The discovery of gold in Coromandel in 1852 and later gold rushes led provincial governments to seek more information on mineral resources. By this time geology had become a separate discipline in European universities, and professional geologists were being employed. They saw the earth as an object whose history could be revealed by studying rocks, fossils and strata.
When the young Austrian geologist Ferdinand Hochstetter arrived in Auckland in 1858 with the Novara expedition, New Zealand Governor Thomas Gore Browne asked him to report on the newly discovered coal deposits at Drury, in south Auckland. He was joined by Julius Haast, a German emigrant who had studied geology.
The Auckland Provincial Council was so impressed with the Drury coal report that it asked Hochstetter to continue his explorations. Over the next nine months he and Haast undertook the first systematic geological exploration of the North Island, and then visited the Nelson region.
Hochstetter left for Vienna in October 1859. In 1863 he published the Topographic-geologic atlas of New Zealand, followed by Geology of New Zealand (1864). This was the first comprehensive report on New Zealand geology, based on his own observations and information from Haast, Charles Heaphy and others. In later years Hochstetter published 21 further reports, and arranged for specialists to study his collection of fossils and other material.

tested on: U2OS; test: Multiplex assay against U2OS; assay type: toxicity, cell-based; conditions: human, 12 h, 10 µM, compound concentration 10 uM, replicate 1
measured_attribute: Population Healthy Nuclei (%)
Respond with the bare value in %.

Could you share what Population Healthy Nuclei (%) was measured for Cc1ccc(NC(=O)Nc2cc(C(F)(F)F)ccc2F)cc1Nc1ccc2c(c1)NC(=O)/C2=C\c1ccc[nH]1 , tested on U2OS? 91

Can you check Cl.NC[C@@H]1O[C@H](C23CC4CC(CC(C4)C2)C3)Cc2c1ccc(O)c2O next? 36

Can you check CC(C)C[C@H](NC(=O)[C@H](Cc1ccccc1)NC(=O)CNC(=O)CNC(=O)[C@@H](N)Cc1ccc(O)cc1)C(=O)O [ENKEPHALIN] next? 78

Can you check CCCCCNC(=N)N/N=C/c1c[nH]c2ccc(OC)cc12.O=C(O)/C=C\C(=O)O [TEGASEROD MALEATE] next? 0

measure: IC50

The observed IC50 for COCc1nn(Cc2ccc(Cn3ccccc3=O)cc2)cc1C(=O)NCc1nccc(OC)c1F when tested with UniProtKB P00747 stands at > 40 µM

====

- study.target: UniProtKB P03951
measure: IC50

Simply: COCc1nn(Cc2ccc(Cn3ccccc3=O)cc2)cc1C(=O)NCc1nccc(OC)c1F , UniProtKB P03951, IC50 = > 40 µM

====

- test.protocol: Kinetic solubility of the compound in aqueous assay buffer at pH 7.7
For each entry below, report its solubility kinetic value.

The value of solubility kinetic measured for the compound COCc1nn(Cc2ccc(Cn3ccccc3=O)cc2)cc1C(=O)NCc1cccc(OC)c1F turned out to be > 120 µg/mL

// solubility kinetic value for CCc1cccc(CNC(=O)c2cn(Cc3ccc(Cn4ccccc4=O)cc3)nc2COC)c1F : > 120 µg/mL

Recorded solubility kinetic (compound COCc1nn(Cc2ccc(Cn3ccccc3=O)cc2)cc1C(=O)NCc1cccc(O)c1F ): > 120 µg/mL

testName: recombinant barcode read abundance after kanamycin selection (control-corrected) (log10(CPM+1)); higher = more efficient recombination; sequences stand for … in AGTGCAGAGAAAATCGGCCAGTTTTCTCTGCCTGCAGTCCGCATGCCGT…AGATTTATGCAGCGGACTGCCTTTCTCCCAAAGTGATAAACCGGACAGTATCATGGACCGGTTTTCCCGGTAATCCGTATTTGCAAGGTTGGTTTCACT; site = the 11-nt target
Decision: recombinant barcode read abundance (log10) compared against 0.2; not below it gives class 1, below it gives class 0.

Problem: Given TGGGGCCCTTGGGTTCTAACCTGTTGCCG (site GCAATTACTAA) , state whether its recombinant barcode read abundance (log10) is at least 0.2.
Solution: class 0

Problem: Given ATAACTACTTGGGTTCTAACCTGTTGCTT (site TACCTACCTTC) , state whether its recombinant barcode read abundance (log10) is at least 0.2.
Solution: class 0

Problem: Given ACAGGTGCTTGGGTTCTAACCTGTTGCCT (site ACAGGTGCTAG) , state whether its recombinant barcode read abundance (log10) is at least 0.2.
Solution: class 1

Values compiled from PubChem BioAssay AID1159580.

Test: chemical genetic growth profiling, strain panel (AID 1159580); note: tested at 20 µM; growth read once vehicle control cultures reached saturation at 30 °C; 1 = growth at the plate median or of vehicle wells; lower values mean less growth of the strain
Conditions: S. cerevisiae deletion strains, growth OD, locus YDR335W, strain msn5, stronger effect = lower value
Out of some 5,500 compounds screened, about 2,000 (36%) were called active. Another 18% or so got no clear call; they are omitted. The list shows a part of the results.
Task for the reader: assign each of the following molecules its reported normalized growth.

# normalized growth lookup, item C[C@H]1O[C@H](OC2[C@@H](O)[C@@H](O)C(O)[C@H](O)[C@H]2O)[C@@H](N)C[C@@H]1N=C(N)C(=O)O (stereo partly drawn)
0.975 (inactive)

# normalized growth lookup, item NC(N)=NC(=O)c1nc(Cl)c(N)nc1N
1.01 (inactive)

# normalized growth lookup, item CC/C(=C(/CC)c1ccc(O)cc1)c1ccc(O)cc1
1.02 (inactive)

Crawford in Wellington province
J. C. Crawford, a Wellington settler with wide-ranging scientific interests, undertook extensive exploration in the lower half of the North Island from 1861 to 1864, seeking mineral prospects and transport routes. Appointed Provincial Geologist in 1861, he prepared maps and reports on Wellington’s geological features.
Not everyone was enthusiastic about geology. Henry Bunny, a member of the Wellington Provincial Council, considered a geologist to be ‘a very expensive luxury … It is all very well for a man to be paid for going about the country picking up stones and then writing a report about them, but I at any rate do not believe in paying for it.’ 1
Haast in Nelson and Canterbury
After Hochstetter’s departure in 1859, Julius Haast made an epic exploring trip for the Nelson Provincial Council down the Buller River, following a route pioneered by the surveyor and explorer Thomas Brunner. He confirmed the large coal resource north of the Grey River, and discovered bituminous coal near Denniston (later developed as the Buller coalfield).
Haast became Canterbury’s provincial geologist in 1861, and made several expeditions to the headwaters of Canterbury rivers. In 1863 he crossed the Southern Alps by what is now known as Haast Pass, and reached the West Coast. Haast produced the first systematic account of glaciers and mountains in the heart of the Southern Alps. He described his pioneering work in Canterbury in Geology of the provinces of Canterbury and Westland, New Zealand (1879).
James Hector in Otago
James Hector, a young Scottish geologist, was appointed provincial geologist in Otago in 1861 – the time of the discovery of gold at Gabriels Gully and the Otago gold rushes.
Hector was employed to draw up a geological map of the province. By September 1862 he had explored eastern Otago, and gathered 500 specimens of rocks, fossils and minerals. During 1863 he moved on to the West Coast, with a pioneering return trip from Dunedin to Milford Sound.
Using all the information available (including data from Hochstetter, Haast and others), Hector produced the first comprehensive geological map of New Zealand for the 1865 Industrial Exhibition held in Dunedin.